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Winterset (1936)

Approved | | Crime, Drama, Romance | 3 December 1936 (USA)
Immigrant radical Bartolomeo Romagna is falsely condemned and executed for a payroll robbery. Years later, his son Mio sets out to find the truth of the crime and to bring to account the ... See full summary »



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Nominated for 2 Oscars. Another 2 wins & 2 nominations. See more awards »


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Cast overview, first billed only:
Bartolomio Romagna
Maurice Moscovitch ...
Garth Esdras
Policeman in the Square
Alec Craig ...
Myron McCormick ...
Maria Romagna


Immigrant radical Bartolomeo Romagna is falsely condemned and executed for a payroll robbery. Years later, his son Mio sets out to find the truth of the crime and to bring to account the gangster Trock Estrella. Written by Jim Beaver <jumblejim@prodigy.net>

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Crime | Drama | Romance


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Release Date:

3 December 1936 (USA)  »

Also Known As:

Abismos Humanos  »

Company Credits

Production Co:

Show detailed on  »

Technical Specs


Sound Mix:

(RCA Victor System)

Aspect Ratio:

1.37 : 1
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Did You Know?


Burgess Meredith, in his film debut, recreates the role he played in the original Broadway production. See more »


Version of Winterset (1945) See more »


Written by Ernesto Lecuona
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User Reviews

The Best of Maxwell Anderson
3 November 2005 | by (United States) – See all my reviews

I like this film. It is an interesting retelling of a point of view regarding one of America's most controversial trials - the 1921 - 1927 legal ordeal of Nicolo Sacco and Bartholomeo Vanzetti for the murder of two men in a payroll robbery in Massachusetts. Both were Italian anarchist immigrants in the U.S. Both were convicted by juries which were local Yankee in make-up, not having any non-Yankees on them. Certainly no Italian Americans. The judge, Webster Thayer, was an openly bigoted man. But thousands of people around the country and the world attacked the verdict, and demanded a retrial. Among those who attacked the trial was George Bernard Shaw, Edna St. Vincent Millay, Sinclair Lewis, Fiorello La Guardia, and (in a move that opened his later great judicial career) Felix Frankfurter. After going through appeals, and the revelations of a fellow prisoner that the payroll robbery was committed by a local criminal gang, the matter was left to a small commission headed by President Lowell of Harvard College. It turned out to be a whitewash. In the end, the two men were electrocuted. Thayer's and Lowell's reputations never recovered from this.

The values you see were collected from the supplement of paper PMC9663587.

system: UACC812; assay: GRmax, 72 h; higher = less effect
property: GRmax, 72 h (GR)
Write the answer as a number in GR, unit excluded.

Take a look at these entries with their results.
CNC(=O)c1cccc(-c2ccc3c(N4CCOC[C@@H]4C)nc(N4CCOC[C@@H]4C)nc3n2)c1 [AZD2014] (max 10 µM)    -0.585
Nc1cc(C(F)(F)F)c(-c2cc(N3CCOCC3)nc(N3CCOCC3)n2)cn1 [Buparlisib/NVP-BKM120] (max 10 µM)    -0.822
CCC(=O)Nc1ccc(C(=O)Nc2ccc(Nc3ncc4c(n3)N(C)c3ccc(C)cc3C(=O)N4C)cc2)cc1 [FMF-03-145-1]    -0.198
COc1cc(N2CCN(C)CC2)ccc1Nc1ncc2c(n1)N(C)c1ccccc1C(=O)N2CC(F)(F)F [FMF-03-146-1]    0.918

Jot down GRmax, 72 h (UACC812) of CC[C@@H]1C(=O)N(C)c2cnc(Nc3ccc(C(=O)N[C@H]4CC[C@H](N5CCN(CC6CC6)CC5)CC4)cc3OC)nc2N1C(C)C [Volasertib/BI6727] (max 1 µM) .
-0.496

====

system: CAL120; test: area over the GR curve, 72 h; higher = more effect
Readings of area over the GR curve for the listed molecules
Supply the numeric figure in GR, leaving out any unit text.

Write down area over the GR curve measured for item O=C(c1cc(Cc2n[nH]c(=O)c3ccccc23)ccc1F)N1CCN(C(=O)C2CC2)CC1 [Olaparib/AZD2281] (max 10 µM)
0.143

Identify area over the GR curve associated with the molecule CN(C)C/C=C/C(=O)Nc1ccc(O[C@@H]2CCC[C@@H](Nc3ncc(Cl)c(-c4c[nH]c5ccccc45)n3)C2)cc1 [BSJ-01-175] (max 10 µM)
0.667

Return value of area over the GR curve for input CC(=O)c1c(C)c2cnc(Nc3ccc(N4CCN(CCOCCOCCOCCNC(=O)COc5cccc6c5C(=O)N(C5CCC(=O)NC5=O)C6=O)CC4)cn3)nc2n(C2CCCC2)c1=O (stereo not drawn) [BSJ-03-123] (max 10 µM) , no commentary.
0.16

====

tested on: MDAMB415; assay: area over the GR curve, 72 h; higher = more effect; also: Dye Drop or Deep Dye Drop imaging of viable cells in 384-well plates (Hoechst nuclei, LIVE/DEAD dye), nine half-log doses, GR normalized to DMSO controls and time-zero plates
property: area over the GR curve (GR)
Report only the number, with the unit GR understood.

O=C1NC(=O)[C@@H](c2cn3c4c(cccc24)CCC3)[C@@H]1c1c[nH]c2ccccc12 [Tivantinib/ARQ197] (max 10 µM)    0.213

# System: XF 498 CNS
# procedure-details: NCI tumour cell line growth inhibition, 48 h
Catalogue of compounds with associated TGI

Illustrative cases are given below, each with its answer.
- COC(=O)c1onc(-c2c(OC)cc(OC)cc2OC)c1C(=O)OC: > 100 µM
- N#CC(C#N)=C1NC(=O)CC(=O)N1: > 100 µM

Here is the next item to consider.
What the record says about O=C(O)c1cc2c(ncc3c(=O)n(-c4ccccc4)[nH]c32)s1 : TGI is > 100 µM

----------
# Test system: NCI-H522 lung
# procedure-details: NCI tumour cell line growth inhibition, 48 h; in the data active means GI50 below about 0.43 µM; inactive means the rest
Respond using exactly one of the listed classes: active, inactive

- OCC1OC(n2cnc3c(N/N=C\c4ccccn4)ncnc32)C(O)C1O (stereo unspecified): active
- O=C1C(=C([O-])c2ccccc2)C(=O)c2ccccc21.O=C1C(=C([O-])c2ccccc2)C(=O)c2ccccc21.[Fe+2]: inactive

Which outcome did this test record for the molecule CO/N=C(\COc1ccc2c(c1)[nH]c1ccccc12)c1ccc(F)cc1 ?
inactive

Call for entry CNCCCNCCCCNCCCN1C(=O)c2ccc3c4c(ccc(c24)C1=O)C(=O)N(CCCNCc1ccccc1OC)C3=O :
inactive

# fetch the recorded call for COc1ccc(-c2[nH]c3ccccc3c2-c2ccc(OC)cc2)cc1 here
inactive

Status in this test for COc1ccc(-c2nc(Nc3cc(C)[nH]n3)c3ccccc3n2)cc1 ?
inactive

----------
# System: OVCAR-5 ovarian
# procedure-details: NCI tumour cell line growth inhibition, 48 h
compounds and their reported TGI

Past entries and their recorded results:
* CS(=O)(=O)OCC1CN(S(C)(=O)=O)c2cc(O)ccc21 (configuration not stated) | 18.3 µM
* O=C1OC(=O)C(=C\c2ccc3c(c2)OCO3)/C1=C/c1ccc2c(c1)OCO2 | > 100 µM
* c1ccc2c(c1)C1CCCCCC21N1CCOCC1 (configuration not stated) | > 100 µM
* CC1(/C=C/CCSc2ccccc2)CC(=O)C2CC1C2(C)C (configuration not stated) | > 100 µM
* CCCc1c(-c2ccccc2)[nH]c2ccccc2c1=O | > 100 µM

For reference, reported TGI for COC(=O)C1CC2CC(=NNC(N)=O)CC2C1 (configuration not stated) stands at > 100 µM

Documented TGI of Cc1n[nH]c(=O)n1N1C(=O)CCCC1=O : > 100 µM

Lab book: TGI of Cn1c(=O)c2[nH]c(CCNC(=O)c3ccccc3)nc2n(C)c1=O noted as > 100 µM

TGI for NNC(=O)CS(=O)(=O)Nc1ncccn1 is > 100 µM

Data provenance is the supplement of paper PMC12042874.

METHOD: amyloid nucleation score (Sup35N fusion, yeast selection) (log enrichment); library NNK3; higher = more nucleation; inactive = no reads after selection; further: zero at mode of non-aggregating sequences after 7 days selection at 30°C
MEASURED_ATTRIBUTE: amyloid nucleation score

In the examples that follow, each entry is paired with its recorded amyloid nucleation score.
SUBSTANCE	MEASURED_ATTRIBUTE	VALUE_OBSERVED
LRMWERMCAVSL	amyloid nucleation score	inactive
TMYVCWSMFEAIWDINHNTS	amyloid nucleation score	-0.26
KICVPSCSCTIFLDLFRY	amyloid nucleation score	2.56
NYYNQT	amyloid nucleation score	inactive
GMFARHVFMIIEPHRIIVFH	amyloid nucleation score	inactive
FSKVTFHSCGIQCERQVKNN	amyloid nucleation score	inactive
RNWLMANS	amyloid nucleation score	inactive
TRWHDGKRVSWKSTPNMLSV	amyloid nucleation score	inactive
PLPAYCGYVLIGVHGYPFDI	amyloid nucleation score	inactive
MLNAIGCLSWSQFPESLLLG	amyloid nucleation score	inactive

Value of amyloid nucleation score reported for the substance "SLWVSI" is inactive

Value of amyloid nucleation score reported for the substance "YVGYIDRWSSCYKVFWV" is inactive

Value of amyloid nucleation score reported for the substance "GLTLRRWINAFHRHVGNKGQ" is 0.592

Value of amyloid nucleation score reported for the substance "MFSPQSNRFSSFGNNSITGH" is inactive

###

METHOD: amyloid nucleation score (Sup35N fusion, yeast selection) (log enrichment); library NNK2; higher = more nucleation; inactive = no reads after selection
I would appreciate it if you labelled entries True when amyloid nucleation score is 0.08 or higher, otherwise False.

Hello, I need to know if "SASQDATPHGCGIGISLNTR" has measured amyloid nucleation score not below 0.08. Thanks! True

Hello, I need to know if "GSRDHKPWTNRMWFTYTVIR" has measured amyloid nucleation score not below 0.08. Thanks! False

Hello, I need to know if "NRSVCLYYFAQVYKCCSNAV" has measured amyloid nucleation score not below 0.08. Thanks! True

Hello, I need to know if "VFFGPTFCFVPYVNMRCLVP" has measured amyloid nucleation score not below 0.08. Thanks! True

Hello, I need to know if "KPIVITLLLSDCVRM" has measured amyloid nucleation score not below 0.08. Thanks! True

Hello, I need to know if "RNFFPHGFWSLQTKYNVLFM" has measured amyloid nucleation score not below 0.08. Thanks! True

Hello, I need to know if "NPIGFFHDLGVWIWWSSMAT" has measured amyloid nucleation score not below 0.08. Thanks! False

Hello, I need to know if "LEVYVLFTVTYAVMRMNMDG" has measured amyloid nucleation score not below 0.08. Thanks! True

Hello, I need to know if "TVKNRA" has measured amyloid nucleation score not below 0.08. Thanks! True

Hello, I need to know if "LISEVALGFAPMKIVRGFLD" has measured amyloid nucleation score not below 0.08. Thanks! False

Scholars on the case are still divided on the guilt or innocence of the two defendants - some have suggested they were both railroaded, or that Sacco was more likely to be guilty, but Vanzetti was probably innocent. Today, nearly eighty years after their deaths they still remain a flash point regarding American bigotry. In 1977, on the 50th Anniversary of their deaths, Governor Michael Dukakis formally pardoned both men.

Maxwell Anderson wrote about the subject twice: the play WINTERSET and the play HIGH TOR. Anderson's reputation as a dramatist has been inflated over the years by critics like Brooks Atkinson. He could occasionally write a well done play, but he was not on the level of his contemporary Eugene O'Neill. O'Neill's tragedies (especially his final ones) was based on personal demons from his family and his life. O'Neill was also willing to experiment on stage with masks (THE GREAT GOD BROWN) or with internal counter-dialogs (STRANGE INTERLUDE) or even with trilogies based on Greek originals (MOURNING BECOMES ELECTRA). Anderson only experimented one way - he tried blank verse plays (ELIZABETH THE QUEEN, MARY OF Scotland), and did not do it too well. But here he obviously was passionately determined to defend the memory of the two Italian - American anarchists. His plot is based on developing the thread of the confession (mentioned above) that the murders were planned by a local criminal gang. The gang's leader is Eduardo Cianelli, a brutal criminal who framed the two men by stealing their car as the getaway car.

But the strength of the confession is furthered by claiming the judge was bribed (Thayer was biased but not bribed). Edward Ellis (best recalled as the missing inventor in THE THIN MAN) is the corrupt jurist, who is now a wandering derelict. Vanzetti's famous final letter from the death cell (an elegant final comment that is the basis of contention between Henry Fonda and Eugene Palette in THE MALE ANIMAL) is the basis for the elegant denunciation of the judge in the court by John Carridine (note that his character's first name is also Bartholomeo). Ironically, today, it is believed that elegant final message of Vanzetti may have been written in part by a reporter who supported the defendants.

The son and daughter of the dead men (Burgess Meredith and Margo) are seeking to prove their innocence. But they run against the determination of Cianelli, and his goons. The film is fascinating enough, and concludes satisfactorily (much more than the actual case did). The plot's conclusion also leads to a more prosaic point - if you plan to use a signal to destroy someone, don't forget that signal and use it yourself. See the film to understand that last point.

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